Despite stirring fans with a debut trailer earlier this month, Spider-Man: No Way Home still seems to have more monumental secrets set to be unleashed before the film’s December arrival. With a multiverse-mired plot now confirmed, theories are rampant over the cadre of returning villains from past iterations and, more notably, the increasing expectation that former big-screen Wall-Crawlers Tobey Maguire and Andrew Garfield will join star Tom Holland. Consequently, Holland’s story about a scene has further stoked speculation.
While the notoriously loose-lipped Holland has been walking a tightrope narrow enough to even challenge Spidey himself when discussing Spider-Man: No Way Home, his comments for an Empire cover story imply the involvement of a character whose mysterious status clearly raises eyebrows of intrigue. Holland, when pressed to describe his favorite scene in the upcoming threequel, offered a surprisingly understated answer about what he calls “one of the coolest scenes I’ve ever shot.” Eschewing ostentatious action sequences, Holland identifies a simple scene involving his Peter Parker, Aunt May (Marisa Tomei), Happy Hogan (Jon Favreau) and a conspicuously unnamed fourth participant.
“It’s four people sitting at a table, having a conversation about what it’s like to be a superhero, and it was amazing,” teases Holland. “The other day we watched the scene, my brother and I, and our jaws were on the floor.”
Holland’s description, vague as it may be, further fuels the idea of Maguire and/or Garfield’s versions of Peter Parker/Spider-Man breaching the multiverse to fight alongside him onscreen in a live-action Into the Spider-Verse scenario. After all, the idea of a “conversation about what it’s like to be a superhero” seems to evoke imagery of an other-world Peter Parker sitting at the table with our main continuity version and those closest to him. Indeed, the scene seems to be a deep discussion involving Peter’s immediate family, since Spider-Man: Far from Home revealed a romance between Happy and May, which makes Happy a stepfather or sorts, reinforcing his status as the de facto paternal figure in Peter’s life, filling a gap left by the late Tony Stark (and the still-unmentioned Uncle Ben).
Additionally, the table scene participants confirmed by Holland could narrow the possibilities of the fourth person in terms of familial closeness to Peter. This would eliminate the possibility of it being Benedict Cumberbatch’s catastrophe-weaving Sorcerer Supreme, Doctor Strange. Also, while one might read into Holland’s claim of watching the scene with his brother, Harry Holland, it’s a non-starter, since he typically fields small roles and various crew work in Tom’s movies, and is listed as playing a drug dealer for this one.
Interestingly enough, as denials seem to persist from said Spider-Man alumni, notably Garfield, Holland’s comments complement other recent waves made from the Empire article by virtue of is very promotion. In response to a tweet from the publication revealing the cover story in question, Sony Pictures UK tweeted a most provocative reply of three Spider-Man symbol emojis—an implication that couldn’t be any clearer outside of an outright confirmation. If said response—coming straight from the studio horse’s mouth—turns out to be an innocuous bit of fun being played on the fans, then very few will be left laughing.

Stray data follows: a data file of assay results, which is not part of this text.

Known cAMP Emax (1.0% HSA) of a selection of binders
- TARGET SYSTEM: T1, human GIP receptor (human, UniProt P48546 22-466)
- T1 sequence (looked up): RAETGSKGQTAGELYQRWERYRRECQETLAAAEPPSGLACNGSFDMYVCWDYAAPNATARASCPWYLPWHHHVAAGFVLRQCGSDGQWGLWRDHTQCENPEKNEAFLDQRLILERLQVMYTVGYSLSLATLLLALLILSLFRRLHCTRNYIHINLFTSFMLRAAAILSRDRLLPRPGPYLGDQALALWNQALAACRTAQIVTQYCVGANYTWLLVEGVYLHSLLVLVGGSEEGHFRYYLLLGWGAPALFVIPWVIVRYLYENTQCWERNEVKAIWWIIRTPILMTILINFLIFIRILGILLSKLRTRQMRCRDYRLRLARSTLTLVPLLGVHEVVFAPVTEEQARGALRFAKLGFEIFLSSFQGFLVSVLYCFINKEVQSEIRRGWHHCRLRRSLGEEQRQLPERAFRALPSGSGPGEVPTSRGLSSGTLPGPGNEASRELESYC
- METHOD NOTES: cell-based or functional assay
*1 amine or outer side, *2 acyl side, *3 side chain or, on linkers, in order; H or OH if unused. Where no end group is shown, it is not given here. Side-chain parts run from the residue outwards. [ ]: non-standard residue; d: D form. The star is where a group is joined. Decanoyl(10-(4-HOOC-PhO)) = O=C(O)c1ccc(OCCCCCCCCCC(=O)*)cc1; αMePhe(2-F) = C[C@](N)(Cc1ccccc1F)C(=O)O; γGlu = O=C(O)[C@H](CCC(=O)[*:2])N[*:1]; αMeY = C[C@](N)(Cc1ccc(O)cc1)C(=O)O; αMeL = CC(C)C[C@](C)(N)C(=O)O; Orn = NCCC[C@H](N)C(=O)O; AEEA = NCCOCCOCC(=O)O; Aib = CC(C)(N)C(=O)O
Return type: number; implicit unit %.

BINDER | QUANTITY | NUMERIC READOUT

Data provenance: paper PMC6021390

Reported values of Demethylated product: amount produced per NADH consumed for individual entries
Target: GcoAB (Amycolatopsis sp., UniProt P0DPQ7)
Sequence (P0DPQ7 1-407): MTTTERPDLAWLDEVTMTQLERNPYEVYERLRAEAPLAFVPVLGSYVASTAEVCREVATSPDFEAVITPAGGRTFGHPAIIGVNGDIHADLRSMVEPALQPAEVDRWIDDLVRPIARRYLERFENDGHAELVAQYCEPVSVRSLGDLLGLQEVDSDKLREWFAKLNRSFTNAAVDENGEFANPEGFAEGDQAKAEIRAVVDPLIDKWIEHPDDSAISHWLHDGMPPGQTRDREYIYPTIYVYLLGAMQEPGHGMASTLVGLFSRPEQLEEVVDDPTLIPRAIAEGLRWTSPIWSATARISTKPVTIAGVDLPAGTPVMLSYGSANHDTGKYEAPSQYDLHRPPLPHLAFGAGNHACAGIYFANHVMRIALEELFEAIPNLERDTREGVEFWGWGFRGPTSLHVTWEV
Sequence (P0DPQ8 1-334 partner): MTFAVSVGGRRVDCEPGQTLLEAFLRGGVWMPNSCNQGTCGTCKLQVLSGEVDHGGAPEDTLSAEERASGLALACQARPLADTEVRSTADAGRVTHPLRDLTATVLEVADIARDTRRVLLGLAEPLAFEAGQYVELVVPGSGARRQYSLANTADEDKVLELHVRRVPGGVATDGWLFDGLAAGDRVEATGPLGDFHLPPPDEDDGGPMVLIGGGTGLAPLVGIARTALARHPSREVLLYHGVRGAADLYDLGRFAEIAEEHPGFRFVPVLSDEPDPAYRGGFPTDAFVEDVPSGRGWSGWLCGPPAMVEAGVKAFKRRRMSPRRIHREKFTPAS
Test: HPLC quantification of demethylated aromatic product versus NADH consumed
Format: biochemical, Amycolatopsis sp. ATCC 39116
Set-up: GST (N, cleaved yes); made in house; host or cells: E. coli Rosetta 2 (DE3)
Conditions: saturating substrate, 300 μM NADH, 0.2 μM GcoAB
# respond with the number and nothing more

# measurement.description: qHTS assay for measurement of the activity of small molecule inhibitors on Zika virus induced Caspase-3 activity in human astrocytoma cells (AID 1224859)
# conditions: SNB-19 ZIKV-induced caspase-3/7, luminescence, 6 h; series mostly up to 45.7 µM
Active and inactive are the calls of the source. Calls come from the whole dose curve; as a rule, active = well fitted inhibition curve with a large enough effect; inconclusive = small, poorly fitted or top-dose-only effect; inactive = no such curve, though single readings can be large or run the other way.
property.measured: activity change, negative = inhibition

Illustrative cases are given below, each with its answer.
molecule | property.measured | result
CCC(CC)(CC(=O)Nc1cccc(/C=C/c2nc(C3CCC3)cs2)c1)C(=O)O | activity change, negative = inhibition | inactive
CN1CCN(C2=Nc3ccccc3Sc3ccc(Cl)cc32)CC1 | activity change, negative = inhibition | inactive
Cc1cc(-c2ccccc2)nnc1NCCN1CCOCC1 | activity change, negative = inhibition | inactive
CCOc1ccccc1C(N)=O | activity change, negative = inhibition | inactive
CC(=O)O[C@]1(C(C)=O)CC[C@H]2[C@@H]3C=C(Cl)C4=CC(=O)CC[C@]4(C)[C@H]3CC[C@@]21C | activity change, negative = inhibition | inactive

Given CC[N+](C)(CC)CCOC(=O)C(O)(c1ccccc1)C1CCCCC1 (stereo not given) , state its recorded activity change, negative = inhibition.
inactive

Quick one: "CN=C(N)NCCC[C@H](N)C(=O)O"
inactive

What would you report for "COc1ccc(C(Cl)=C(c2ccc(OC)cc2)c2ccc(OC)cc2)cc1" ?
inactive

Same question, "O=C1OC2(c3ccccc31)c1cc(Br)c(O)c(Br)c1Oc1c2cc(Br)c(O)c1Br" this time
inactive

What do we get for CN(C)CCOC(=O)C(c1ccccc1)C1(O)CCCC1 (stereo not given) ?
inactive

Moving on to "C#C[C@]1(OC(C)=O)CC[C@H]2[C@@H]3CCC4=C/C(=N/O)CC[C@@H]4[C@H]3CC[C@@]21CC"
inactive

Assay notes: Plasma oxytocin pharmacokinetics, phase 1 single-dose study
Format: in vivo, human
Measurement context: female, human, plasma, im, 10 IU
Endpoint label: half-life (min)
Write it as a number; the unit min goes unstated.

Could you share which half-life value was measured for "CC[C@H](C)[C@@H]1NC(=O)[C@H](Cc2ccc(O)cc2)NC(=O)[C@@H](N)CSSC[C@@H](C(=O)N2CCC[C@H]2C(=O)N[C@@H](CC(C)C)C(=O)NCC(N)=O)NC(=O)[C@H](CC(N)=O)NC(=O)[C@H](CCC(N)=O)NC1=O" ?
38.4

Nevertheless, we do know that Spider-Man: No Way Home is being treated as the closing chapter of a solo movie trilogy, which started with 2017’s Spider-Man: Homecoming and followed up with 2019’s Spider-Man: Far from Home, with the thematically-linked, titular-referenced “home” set to be rendered unreachable upon the upcoming conclusion. While we don’t know how that will occur, the trailer-revealed plot point in which a botched spell by an oddly-careless Doctor Strange entangles the universe in a multiverse flux will clearly be a factor. Thusly, the entire Marvel Cinematic Universe will likely be left with permanent implications that will directly spill over into subsequent MCU sequel Doctor Strange and the Multiverse of Madness.
The multiverse concept, which was recently introduced on Disney+ series Loki, seems to be the plot mechanism that will facilitate a codification of Marvel movie properties, presumably including the upcoming reboot of the rights-returned Fantastic Four and, eventually, the X-Men and all its connected franchises. That, of course, is an exciting prospect for the fans who have long-wished to see Marvel’s film-rights-fragmented cinematic properties finally unify to create the ultimate version of the company’s cinematic continuity.
The multiverse era of Marvel movies will kick off with Spider-Man: No Way Home scheduled to hit theaters on December 17. The film presumed to serve as its follow-up, sequel Doctor Strange and the Multiverse of Madness, was recently moved back to May 6, 2022.